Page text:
This week, the American Political Science Association holds their annual meeting in Chicago. For long time members, this year is different because, for the first time in my memory, we aren’t using the two Hilton hotels, and instead are locating near the Riverfront at the Sheraton and the Hyatt. So much for those long, and often windy, walks along Michigan Avenue from the Palmer House to the Hilton. This also means you cannot rely on Murphy’s Pub to find your colleagues after dinner. How will APSA survive?
For readers of this blog, though, what has changed is that election administration and election reform has finally made it onto the agenda of the APSA membership.
Lee Sigelman, editor of the American Political Science Review, initiated the first strike with an excellent set of articles on elections. First, Cusack Iverson and Soskice have written what I think is a very important piece on the origins of election systems. If you were taught in school that rightist parties adopted PR in the early 20th century in order to forestall the growth of left wing / socialist parties, you need to read this article. Second, Eric Oliver and Shang Ha have a nice piece on local elections in suburban settings, showing how these elections are dominated (even more than usual in the US) by educated and affluent voters. Battaglini, Morton, and and Palfrey have a piece on simultaneous vs. sequential elections that I haven’t absorbed yet (it’s pretty heavy on formal theory). Finally, Matt Barretto has another excellent piece on Latino voting, Latino identity, and turnout.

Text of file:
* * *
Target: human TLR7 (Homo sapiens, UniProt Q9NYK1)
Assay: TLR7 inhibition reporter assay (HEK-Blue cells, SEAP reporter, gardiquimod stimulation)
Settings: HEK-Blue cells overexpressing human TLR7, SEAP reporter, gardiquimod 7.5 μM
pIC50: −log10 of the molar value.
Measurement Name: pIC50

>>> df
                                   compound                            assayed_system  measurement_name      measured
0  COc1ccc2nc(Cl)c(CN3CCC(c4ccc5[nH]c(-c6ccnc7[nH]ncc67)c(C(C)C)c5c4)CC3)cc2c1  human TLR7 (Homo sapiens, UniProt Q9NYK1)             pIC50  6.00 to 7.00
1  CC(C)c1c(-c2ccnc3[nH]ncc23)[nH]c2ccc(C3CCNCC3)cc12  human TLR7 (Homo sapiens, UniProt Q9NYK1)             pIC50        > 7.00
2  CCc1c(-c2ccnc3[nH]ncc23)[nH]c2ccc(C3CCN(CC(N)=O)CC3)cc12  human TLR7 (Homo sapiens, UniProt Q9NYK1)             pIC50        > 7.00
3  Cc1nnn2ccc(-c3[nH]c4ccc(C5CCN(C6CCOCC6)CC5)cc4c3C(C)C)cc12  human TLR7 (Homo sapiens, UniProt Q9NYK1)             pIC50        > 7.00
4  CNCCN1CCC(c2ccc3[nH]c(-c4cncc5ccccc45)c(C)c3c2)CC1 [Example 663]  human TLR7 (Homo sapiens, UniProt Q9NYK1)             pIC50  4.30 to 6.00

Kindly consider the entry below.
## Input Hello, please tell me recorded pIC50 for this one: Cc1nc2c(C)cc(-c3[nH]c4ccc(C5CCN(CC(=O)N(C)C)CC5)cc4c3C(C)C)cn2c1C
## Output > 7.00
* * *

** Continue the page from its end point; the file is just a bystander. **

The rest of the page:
For those who are interested in forthcoming research, point your browser here, http://apsanet.org/mtgs/program_2007/index.cfm, to APSA’s online program. These search terms work pretty well:
Many of these papers are available at “Proceedings”, which can be found here: http://apsanet.org/section_742.cfm. You need not be a member to search those archives.